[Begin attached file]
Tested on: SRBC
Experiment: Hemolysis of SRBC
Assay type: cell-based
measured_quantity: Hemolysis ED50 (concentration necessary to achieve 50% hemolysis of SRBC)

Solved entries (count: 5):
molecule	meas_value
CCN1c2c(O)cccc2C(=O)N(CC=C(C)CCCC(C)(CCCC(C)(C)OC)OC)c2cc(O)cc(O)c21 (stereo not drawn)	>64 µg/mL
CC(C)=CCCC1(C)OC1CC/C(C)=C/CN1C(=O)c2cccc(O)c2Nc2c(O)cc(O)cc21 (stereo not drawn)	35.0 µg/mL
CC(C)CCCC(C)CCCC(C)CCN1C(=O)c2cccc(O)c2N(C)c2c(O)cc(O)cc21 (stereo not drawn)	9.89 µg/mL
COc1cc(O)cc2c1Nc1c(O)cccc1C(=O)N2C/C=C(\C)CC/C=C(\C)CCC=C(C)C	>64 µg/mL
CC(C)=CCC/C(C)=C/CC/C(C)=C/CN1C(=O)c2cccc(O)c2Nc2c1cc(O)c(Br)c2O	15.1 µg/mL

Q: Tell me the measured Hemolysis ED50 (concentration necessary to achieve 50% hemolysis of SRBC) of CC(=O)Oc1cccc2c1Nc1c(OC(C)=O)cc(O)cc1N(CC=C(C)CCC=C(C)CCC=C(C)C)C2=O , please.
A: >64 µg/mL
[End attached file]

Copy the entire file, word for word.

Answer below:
Tested on: SRBC
Experiment: Hemolysis of SRBC
Assay type: cell-based
measured_quantity: Hemolysis ED50 (concentration necessary to achieve 50% hemolysis of SRBC)

Solved entries (count: 5):
molecule	meas_value
CCN1c2c(O)cccc2C(=O)N(CC=C(C)CCCC(C)(CCCC(C)(C)OC)OC)c2cc(O)cc(O)c21 (stereo not drawn)	>64 µg/mL
CC(C)=CCCC1(C)OC1CC/C(C)=C/CN1C(=O)c2cccc(O)c2Nc2c(O)cc(O)cc21 (stereo not drawn)	35.0 µg/mL
CC(C)CCCC(C)CCCC(C)CCN1C(=O)c2cccc(O)c2N(C)c2c(O)cc(O)cc21 (stereo not drawn)	9.89 µg/mL
COc1cc(O)cc2c1Nc1c(O)cccc1C(=O)N2C/C=C(\C)CC/C=C(\C)CCC=C(C)C	>64 µg/mL
CC(C)=CCC/C(C)=C/CC/C(C)=C/CN1C(=O)c2cccc(O)c2Nc2c1cc(O)c(Br)c2O	15.1 µg/mL

Q: Tell me the measured Hemolysis ED50 (concentration necessary to achieve 50% hemolysis of SRBC) of CC(=O)Oc1cccc2c1Nc1c(OC(C)=O)cc(O)cc1N(CC=C(C)CCC=C(C)CCC=C(C)C)C2=O , please.
A: >64 µg/mL